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Publication numberUS4572423 A
Publication typeGrant
Application numberUS 06/638,978
Publication dateFeb 25, 1986
Filing dateAug 8, 1984
Priority dateAug 8, 1984
Fee statusPaid
Publication number06638978, 638978, US 4572423 A, US 4572423A, US-A-4572423, US4572423 A, US4572423A
InventorsAaron Spencer
Original AssigneeAaron Spencer
Export CitationBiBTeX, EndNote, RefMan
External Links: USPTO, USPTO Assignment, Espacenet
Take-out box with cup and lid retainer
US 4572423 A
Abstract
A generally rectangular take-out box for fast food establishments, having top, bottom and side walls. The top wall is hingedly connected to a side wall and has an opening at one end. The opening in the top wall is dimensioned so as to receive and secure the lid on a container bowl which is positioned beneath the opening, thus preventing both spillage from the container and slippage of the container within the box.
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Claims(6)
What is claimed is:
1. A food take-out box having provisions for holding an inner container composed of a base and lid along with other food stuffs, the lid having an upwardly-extending portion, said box comprising:
a tray having a bottom wall and peripheral walls extending upwardly from the bottom wall,
a cover integrally formed with the tray and hinged thereto through one of said peripheral walls, said cover having a top wall and peripheral flaps which fit within the peripheral walls of the tray when the cover is closed,
and an opening in the top wall of the cover for engaging the upwardly-extending portion of the lid and holding it firmly on the base of the container and preventing the container from sliding in the box when the cover is closed.
2. A food take-out box according to claim 1, further comprising:
a vent flap formed in the top wall of the cover for allowing steam given off by other foods in the box to escape from the box when the cover is closed,
and a plurality of stacking means formed as part of the cover for supporting the bottom of a second identical box above the first box with a space between the boxes, the space enabling steam to escape through the vent flap of the lower box and to provide clearance for the upwardly-extending portion of the lid protruding from the opening in the cover of the lower box.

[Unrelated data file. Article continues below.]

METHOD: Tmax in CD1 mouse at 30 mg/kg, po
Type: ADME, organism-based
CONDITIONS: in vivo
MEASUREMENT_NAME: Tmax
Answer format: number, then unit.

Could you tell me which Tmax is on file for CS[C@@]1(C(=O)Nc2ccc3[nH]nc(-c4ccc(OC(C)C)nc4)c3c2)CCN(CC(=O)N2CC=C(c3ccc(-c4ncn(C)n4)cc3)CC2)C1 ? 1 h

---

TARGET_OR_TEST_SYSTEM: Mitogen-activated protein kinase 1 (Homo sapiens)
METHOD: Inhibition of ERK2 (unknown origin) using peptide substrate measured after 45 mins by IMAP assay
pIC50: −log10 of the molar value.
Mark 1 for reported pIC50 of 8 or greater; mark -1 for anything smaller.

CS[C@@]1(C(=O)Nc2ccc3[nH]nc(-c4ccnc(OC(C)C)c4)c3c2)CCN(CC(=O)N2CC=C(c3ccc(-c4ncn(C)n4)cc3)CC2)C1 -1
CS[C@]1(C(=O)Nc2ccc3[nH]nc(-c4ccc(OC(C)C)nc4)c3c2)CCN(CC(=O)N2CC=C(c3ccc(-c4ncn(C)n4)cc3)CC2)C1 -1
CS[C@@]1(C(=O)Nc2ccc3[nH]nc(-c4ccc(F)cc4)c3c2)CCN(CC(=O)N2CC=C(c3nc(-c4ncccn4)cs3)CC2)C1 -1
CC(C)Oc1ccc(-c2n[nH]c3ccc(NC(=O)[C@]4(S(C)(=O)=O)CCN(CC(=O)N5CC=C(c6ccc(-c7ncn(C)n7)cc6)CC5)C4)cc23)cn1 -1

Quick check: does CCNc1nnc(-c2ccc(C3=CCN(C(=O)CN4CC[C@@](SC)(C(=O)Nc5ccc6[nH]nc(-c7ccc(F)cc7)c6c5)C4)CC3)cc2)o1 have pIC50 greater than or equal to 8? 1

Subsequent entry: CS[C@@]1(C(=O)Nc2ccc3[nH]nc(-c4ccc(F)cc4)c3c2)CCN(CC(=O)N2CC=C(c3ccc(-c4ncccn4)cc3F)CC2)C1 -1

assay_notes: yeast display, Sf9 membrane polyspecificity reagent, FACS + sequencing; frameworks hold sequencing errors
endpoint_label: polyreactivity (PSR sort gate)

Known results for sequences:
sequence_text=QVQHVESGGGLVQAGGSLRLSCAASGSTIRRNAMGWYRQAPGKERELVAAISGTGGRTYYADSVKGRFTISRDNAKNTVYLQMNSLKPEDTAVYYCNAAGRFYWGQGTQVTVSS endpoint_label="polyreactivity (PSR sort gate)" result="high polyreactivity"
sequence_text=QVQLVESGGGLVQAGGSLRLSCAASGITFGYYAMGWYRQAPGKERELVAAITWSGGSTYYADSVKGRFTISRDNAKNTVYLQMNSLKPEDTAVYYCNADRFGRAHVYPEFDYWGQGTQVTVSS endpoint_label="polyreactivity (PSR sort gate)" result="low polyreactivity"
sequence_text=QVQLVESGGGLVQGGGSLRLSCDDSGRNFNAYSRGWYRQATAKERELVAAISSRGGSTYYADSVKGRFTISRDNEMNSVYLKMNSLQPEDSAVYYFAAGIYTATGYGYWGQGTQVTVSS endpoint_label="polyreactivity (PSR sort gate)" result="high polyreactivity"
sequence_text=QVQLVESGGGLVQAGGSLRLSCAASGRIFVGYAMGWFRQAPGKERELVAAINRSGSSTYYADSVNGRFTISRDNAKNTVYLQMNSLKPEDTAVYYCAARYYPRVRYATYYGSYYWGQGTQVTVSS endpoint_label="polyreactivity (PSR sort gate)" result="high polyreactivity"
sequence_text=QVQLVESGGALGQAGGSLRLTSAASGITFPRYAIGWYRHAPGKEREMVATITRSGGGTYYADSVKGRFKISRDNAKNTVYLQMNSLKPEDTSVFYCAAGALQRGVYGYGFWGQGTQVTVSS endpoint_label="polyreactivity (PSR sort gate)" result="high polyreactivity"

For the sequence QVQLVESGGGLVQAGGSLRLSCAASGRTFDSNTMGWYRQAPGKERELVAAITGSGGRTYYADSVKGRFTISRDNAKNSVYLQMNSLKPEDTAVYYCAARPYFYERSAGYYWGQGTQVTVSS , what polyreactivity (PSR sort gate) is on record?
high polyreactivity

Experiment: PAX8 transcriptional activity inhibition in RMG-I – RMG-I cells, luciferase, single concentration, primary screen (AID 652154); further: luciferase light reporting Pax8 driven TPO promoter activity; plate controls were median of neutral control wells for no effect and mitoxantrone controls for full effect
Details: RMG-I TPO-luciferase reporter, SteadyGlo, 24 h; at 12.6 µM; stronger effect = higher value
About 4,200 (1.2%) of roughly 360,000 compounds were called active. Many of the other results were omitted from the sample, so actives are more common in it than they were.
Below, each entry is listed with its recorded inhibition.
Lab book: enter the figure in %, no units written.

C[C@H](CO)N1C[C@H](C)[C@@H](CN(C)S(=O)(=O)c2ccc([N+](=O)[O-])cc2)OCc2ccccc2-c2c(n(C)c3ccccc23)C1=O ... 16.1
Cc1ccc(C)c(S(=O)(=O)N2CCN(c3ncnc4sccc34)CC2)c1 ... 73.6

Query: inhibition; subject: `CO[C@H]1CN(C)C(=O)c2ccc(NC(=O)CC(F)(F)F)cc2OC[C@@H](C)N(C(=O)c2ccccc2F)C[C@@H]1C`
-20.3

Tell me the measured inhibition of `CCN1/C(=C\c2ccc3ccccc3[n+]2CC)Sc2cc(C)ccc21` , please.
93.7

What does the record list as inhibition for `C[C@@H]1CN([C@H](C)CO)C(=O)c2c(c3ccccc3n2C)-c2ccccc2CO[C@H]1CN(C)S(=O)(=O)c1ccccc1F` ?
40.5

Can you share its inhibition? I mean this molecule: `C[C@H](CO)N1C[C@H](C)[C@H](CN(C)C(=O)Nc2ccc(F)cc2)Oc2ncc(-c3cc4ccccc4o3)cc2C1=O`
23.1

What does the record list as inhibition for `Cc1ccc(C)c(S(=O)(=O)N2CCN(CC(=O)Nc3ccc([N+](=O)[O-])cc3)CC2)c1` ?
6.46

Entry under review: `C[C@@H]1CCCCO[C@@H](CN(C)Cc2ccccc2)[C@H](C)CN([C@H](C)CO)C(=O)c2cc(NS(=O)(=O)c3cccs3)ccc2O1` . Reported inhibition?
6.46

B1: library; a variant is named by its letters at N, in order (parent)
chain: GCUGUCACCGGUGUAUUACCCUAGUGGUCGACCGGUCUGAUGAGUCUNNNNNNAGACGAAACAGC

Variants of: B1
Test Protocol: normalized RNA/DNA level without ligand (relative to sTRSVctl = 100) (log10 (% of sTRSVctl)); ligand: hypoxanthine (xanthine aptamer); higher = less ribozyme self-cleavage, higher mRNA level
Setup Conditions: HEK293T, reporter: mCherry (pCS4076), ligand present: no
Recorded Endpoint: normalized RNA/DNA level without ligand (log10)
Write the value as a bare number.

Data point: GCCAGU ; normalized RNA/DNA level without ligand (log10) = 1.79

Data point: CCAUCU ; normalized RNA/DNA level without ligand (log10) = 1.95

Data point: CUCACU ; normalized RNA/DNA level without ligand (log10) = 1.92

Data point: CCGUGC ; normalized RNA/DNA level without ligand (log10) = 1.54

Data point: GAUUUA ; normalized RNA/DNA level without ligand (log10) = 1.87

3. A food take-out box having provisions for holding an inner container composed of a base and lid along with other food stuffs, the lid having an upwardly-extending portion, said box comprising:
a tray having a bottom wall and peripheral walls extending upwardly from the bottom wall,
a cover integrally formed with the tray and hinged thereto through one of said peripheral walls, said cover having a top wall and peripheral flaps which fit within the peripheral walls of the tray when the cover is closed,
means for temporarily locking the cover on the tray in a closed position,
and an opening in the top wall of the cover for engaging the upwardly-extending portion when the cover is closed, the interior height of the closed box being slightly less than the vertical distance between the bottom of the container base and the plane in the lid whose diameter matches that of the opening to achieve a press fit between the closed box and the container which holds the lid firmly on the base and prevents the container from sliding in the box when the cover is closed.
4. A food take-out box according to claim 3, further comprising:
a vent flap formed in the top wall of the cover for allowing steam given off by other foods in the box to escape from the box when the cover is closed,
and a plurality of stacking means formed as part of the cover for supporting the bottom of a second identical box above the first box with a space between the boxes, the space enabling steam to escape through the vent flap of the lower box and to provide clearance for the upwardly-extending portion of the lid protruding from the opening in the cover of the lower box.
5. A food take-out box according to claim 4, wherein:
said peripheral walls comprise side, front and rear walls,
said cover is hinged to the tray through said rear wall and said peripheral flaps comprise front and side flaps,
said temporary locking means comprises locking ears on the front and side flaps which register with corresponding openings in the tray,
and said stacking means comprises a plurality of flanges lying in the planes of the front and side flaps and the rear wall when the box is closed for supporting the bottom wall of an identical box placed thereon.
6. A food take-out box having provisions for holding an inner container composed of a base and lid along with other food stuffs, said box comprising:
a tray having a bottom wall and peripheral walls extending upwardly from the bottom wall,
a cover integrally formed with the tray and hinged thereto through one of said peripheral walls, said cover having a top wall and peripheral flaps which fit within the peripheral walls of the tray when the cover is closed,
means for temporarily locking the cover on the tray in a closed position,
and an opening in the bottom wall of the tray for engaging the base, the interior height of the closed box being slightly less than the vertical distance between the plane in the base whose diameter matches that of the opening and the top of the lid to achieve a press fit between the closed box and the container which holds the lid firmly on the base and prevents the container from sliding in the box when the cover is closed.
Description
BACKGROUND OF THE INVENTION